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I'm reading 'The Help' by Kathryn Stockett. Its about African American maids working for white families in 60's in Mississippi. It is very easy to read, but thought provoking. Astonishing how things have changed within just a couple of generations. I haven't seen the film yet, but will try to when I've finished the book.

 

I think 'The Hunger Games' is my favourite read of the last 12 months.

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I'm not reading anything at the mo, but over the last year I've read the three books Gypsy Rose Lee wrote ("Gypsy: Memoirs of America's Most Celebrated Stripper", "The G-String Murders" and "Mother Finds A Body") and "Gypsy And Me" by Erik Lee Preminger (her son). I would very much like to read "Early Havoc" and "More Havoc" by June Havoc (Gypsy's sister), but they sell for £70+ each (if you can find them) and are way beyond my price range. I only seem to find time to read in the winter.

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JaneL - Thank you, I will give those books a go. I have several on my bookshelf that I haven't read so they will be on my 'to read' list.

 

taxi4ballet - I love Julie Walters - did you see her on the Graham Norton show a few weeks ago?

 

Just picked a book off my bookshelf - The Visitor by Lee Child, read some of his other books which are all thrillers. Very detailed books which allows you to really build up a picture, no good if you want an easy read without thinking too much, but very gripping.

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reading George RR Martin's 'A Song of Ice and Fire' series. Mesmerising stuff. Takes some reading though, they must be a good foot and a half thick all told, for all 7 volumes (some parts have been split into 2, so 7 volumes make up the 5 books)

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A book about the Anthrax murderer in the US after the 2001 plane hijackings. Dr Bruce Ivins was about to be arrested by the FBI in 2010 for these heinous murders when he committed suicide :(

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I second A Song of Ice and Fire - A Game of Thrones! It's absolutely nothing like my usual kind of reading, but I just can't put it down! Luckily I'm still on the first one so I have a good six to go.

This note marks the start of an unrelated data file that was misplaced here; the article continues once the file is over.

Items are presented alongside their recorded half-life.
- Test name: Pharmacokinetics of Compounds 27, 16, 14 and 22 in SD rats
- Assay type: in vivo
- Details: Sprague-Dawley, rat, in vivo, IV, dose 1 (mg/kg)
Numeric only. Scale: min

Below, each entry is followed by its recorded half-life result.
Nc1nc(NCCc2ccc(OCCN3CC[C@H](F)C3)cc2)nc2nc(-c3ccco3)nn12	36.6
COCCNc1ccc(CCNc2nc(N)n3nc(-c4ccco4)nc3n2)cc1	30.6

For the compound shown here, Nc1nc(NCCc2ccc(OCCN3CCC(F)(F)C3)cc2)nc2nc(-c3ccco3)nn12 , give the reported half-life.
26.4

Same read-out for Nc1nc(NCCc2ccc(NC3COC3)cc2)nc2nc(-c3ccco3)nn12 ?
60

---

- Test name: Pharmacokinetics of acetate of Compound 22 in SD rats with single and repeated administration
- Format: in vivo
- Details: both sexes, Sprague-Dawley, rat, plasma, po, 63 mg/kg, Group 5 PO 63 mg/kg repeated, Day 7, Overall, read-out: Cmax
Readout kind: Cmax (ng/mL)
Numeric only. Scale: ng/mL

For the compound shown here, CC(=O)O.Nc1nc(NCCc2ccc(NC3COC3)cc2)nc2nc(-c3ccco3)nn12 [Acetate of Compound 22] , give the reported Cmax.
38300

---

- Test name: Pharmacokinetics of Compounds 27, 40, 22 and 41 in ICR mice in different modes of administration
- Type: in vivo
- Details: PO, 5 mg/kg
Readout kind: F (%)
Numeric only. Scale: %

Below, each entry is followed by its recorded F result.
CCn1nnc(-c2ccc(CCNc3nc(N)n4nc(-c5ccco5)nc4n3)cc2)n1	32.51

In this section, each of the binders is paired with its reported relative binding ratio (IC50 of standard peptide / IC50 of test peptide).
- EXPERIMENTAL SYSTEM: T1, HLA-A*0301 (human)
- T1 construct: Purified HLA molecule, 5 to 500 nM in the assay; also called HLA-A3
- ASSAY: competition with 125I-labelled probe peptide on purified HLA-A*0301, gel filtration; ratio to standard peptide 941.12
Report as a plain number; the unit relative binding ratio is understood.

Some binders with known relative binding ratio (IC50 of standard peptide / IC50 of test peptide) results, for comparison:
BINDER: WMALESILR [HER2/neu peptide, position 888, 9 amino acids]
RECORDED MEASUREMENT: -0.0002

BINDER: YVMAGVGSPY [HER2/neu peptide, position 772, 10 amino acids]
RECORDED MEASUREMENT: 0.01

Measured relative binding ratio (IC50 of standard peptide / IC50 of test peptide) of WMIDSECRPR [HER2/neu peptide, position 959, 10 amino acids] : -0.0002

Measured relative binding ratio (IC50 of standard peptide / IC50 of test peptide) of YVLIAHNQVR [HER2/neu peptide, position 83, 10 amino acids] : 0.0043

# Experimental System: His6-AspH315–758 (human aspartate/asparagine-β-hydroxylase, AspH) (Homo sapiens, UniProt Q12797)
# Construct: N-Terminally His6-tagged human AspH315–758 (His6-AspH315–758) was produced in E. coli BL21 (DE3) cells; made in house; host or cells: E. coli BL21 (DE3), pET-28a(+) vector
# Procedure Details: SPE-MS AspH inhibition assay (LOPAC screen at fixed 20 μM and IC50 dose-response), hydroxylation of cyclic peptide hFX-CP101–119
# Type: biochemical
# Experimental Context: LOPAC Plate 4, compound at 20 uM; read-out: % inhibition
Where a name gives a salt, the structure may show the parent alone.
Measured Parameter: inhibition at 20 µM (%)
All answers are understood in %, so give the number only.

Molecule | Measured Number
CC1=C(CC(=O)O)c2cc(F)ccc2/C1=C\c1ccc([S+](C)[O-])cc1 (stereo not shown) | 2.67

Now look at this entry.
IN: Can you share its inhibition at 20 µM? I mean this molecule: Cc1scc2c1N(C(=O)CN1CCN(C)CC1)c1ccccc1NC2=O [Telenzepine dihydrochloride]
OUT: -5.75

More usual books on my Kindle that I've loved are Room by Emma Donoghue, Witness the Night by Kishwar Desai and The Song Before it is Sung by Justin Cartwright.

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Just finished "The Hare" Edmund de Waal which i didn't enjoy except the bits about Tunbridge Wells (where I live) and Vienna (where my son danced) Also reading Bryce Courtney's" The Potato Factory" which is very good. It is believed the character of Fagin was based on Ikey Solomon, the character in this book.

 

I do read alot of historical fiction:recent reads David Falconeri's "The Beggar's Throne" very good and started a series by N. Gemini Sasson about Queen Isabella, the wife of Edward11 .

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I'm reading a book called Butterfly's Shadow by Lee Langley. It's a sort of sequel to Madam Butterfly, about what happens to the child when he's taken to America. I'm enjoying it so far - it's quite an easy read - but having to think of it as just a separate story rather than related to the opera because I find the thought of that a bit weird (especially given a plot twist that just happened in the book and seems very out of the spirit of the opera!).

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I love "A Suitable Boy" and never wanted it to end. I also enjoyed Seth's "An Equal Music". I'll look out for the other book you recommend Paul.

 

I should add Pilcrow may not be everybody's cup of tea - it is the first in a trilogy (next is Cedilla, the third yet to be published) about a boy with Still's disease. He has fused hips and the narrative is his perceptions of the world - starting in the 1950s.

 

It is deliberately slow - filled with the minutiae of existence - but beautifully written. Mars-Jones' lucid and quirky elegance reminds me of Alastair Macauley (sp?).

 

I got the books (ex-library copies) very cheaply on AbeBooks.

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I LOVE Lee Child's books. I can't put them down and have read all the Reacher series. They are incredibly well written (IMHO.

 

Absolutely agree - I have half of them on my kindle.

 

Have just started Hilary Mantel's sequel to Wolf Hall, called Bring up The Bodies. It's £9.99 in sainsbury's. You just sink into her beautiful phrasing and language. I spent ages just reading her "cast of characters" at the start as it is soooo funny.

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I've just been having a browse through Amazon's Jubilee Kindle sale and there's some good books on there for anyone with a Kindle. I noticed an Anne O'Brien (sp?) on there which I know someone said that they like.

 

Janet: since I think we may have similar tastes (I love Vikram Seth and the Larsson trilogy) I'm going to try the other books you mention. ????

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There are 2 books on my bedside table at the moment - Indian Takeaway by Hardeep Singh Kohli and the Rough guide to Andalucia. I've read them both before, but the former, though not exactly great literature, never fails to make me laugh, and the latter has been dusted off in preparation for our long awaited summer holiday. Last week when it was cold enough to be taking a hot water bottle to bed, I felt the need to read about hot countries!